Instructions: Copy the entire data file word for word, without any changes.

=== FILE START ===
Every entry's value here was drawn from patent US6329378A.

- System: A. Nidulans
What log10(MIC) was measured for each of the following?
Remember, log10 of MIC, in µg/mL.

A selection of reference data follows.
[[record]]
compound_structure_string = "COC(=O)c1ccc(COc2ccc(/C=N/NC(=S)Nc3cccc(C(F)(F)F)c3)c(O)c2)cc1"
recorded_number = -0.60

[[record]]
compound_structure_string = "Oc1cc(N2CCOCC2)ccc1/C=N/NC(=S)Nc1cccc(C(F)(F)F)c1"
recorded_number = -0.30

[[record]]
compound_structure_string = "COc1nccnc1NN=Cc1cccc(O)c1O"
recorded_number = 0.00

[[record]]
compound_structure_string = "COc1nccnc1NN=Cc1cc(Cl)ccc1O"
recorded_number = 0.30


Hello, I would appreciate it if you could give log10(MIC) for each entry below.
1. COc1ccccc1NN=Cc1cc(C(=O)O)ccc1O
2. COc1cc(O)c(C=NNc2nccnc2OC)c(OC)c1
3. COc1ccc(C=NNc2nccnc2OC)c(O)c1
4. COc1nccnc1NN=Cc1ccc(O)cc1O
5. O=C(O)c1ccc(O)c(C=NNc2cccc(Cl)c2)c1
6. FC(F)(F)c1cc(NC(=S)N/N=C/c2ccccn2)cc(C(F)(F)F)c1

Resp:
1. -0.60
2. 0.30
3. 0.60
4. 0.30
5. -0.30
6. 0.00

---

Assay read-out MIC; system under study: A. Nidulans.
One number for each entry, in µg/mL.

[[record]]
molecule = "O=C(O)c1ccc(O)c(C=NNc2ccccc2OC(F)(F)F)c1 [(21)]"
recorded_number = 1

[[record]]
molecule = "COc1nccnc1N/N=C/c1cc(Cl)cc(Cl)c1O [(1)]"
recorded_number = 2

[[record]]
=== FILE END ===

Every entry's value here was drawn from patent US6329378A.

- System: A. Nidulans
What log10(MIC) was measured for each of the following?
Remember, log10 of MIC, in µg/mL.

A selection of reference data follows.
[[record]]
compound_structure_string = "COC(=O)c1ccc(COc2ccc(/C=N/NC(=S)Nc3cccc(C(F)(F)F)c3)c(O)c2)cc1"
recorded_number = -0.60

[[record]]
compound_structure_string = "Oc1cc(N2CCOCC2)ccc1/C=N/NC(=S)Nc1cccc(C(F)(F)F)c1"
recorded_number = -0.30

[[record]]
compound_structure_string = "COc1nccnc1NN=Cc1cccc(O)c1O"
recorded_number = 0.00

[[record]]
compound_structure_string = "COc1nccnc1NN=Cc1cc(Cl)ccc1O"
recorded_number = 0.30


Hello, I would appreciate it if you could give log10(MIC) for each entry below.
1. COc1ccccc1NN=Cc1cc(C(=O)O)ccc1O
2. COc1cc(O)c(C=NNc2nccnc2OC)c(OC)c1
3. COc1ccc(C=NNc2nccnc2OC)c(O)c1
4. COc1nccnc1NN=Cc1ccc(O)cc1O
5. O=C(O)c1ccc(O)c(C=NNc2cccc(Cl)c2)c1
6. FC(F)(F)c1cc(NC(=S)N/N=C/c2ccccn2)cc(C(F)(F)F)c1

Resp:
1. -0.60
2. 0.30
3. 0.60
4. 0.30
5. -0.30
6. 0.00

---

Assay read-out MIC; system under study: A. Nidulans.
One number for each entry, in µg/mL.

[[record]]
molecule = "O=C(O)c1ccc(O)c(C=NNc2ccccc2OC(F)(F)F)c1 [(21)]"
recorded_number = 1

[[record]]
molecule = "COc1nccnc1N/N=C/c1cc(Cl)cc(Cl)c1O [(1)]"
recorded_number = 2

[[record]]